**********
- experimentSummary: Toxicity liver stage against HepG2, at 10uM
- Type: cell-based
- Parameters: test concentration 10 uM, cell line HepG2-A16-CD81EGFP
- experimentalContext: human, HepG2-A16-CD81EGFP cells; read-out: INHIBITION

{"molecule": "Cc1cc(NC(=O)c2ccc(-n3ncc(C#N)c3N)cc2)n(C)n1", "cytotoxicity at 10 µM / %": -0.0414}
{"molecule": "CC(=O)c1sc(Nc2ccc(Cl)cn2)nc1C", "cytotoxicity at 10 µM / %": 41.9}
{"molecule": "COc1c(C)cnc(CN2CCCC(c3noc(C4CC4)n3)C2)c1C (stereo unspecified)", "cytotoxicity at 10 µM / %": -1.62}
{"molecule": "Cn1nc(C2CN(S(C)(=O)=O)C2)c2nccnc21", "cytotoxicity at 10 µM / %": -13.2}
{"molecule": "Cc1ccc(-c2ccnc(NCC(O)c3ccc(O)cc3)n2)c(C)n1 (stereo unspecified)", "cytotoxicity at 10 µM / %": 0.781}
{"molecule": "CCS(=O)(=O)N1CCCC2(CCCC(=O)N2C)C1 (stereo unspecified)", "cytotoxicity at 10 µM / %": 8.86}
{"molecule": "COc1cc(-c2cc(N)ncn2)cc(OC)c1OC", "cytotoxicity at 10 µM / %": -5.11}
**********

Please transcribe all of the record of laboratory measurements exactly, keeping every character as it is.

- experimentSummary: Toxicity liver stage against HepG2, at 10uM
- Type: cell-based
- Parameters: test concentration 10 uM, cell line HepG2-A16-CD81EGFP
- experimentalContext: human, HepG2-A16-CD81EGFP cells; read-out: INHIBITION

{"molecule": "Cc1cc(NC(=O)c2ccc(-n3ncc(C#N)c3N)cc2)n(C)n1", "cytotoxicity at 10 µM / %": -0.0414}
{"molecule": "CC(=O)c1sc(Nc2ccc(Cl)cn2)nc1C", "cytotoxicity at 10 µM / %": 41.9}
{"molecule": "COc1c(C)cnc(CN2CCCC(c3noc(C4CC4)n3)C2)c1C (stereo unspecified)", "cytotoxicity at 10 µM / %": -1.62}
{"molecule": "Cn1nc(C2CN(S(C)(=O)=O)C2)c2nccnc21", "cytotoxicity at 10 µM / %": -13.2}
{"molecule": "Cc1ccc(-c2ccnc(NCC(O)c3ccc(O)cc3)n2)c(C)n1 (stereo unspecified)", "cytotoxicity at 10 µM / %": 0.781}
{"molecule": "CCS(=O)(=O)N1CCCC2(CCCC(=O)N2C)C1 (stereo unspecified)", "cytotoxicity at 10 µM / %": 8.86}
{"molecule": "COc1cc(-c2cc(N)ncn2)cc(OC)c1OC", "cytotoxicity at 10 µM / %": -5.11}